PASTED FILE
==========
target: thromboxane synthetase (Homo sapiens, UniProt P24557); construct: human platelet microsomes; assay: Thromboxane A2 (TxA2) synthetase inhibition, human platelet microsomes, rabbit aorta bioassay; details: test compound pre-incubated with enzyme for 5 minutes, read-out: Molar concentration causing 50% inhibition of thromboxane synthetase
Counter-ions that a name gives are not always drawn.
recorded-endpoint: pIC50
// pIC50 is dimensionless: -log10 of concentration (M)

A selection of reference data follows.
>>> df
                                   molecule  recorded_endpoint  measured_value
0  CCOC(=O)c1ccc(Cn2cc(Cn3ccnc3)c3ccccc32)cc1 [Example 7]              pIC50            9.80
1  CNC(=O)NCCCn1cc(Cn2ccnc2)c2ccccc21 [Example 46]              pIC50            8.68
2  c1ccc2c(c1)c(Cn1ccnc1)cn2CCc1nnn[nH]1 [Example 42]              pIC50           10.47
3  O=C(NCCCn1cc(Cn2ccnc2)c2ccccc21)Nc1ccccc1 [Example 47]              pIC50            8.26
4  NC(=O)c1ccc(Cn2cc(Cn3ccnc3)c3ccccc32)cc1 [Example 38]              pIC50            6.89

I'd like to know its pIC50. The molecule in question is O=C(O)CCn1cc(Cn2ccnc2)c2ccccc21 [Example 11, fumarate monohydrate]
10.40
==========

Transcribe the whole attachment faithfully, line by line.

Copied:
target: thromboxane synthetase (Homo sapiens, UniProt P24557); construct: human platelet microsomes; assay: Thromboxane A2 (TxA2) synthetase inhibition, human platelet microsomes, rabbit aorta bioassay; details: test compound pre-incubated with enzyme for 5 minutes, read-out: Molar concentration causing 50% inhibition of thromboxane synthetase
Counter-ions that a name gives are not always drawn.
recorded-endpoint: pIC50
// pIC50 is dimensionless: -log10 of concentration (M)

A selection of reference data follows.
>>> df
                                   molecule  recorded_endpoint  measured_value
0  CCOC(=O)c1ccc(Cn2cc(Cn3ccnc3)c3ccccc32)cc1 [Example 7]              pIC50            9.80
1  CNC(=O)NCCCn1cc(Cn2ccnc2)c2ccccc21 [Example 46]              pIC50            8.68
2  c1ccc2c(c1)c(Cn1ccnc1)cn2CCc1nnn[nH]1 [Example 42]              pIC50           10.47
3  O=C(NCCCn1cc(Cn2ccnc2)c2ccccc21)Nc1ccccc1 [Example 47]              pIC50            8.26
4  NC(=O)c1ccc(Cn2cc(Cn3ccnc3)c3ccccc32)cc1 [Example 38]              pIC50            6.89

I'd like to know its pIC50. The molecule in question is O=C(O)CCn1cc(Cn2ccnc2)c2ccccc21 [Example 11, fumarate monohydrate]
10.40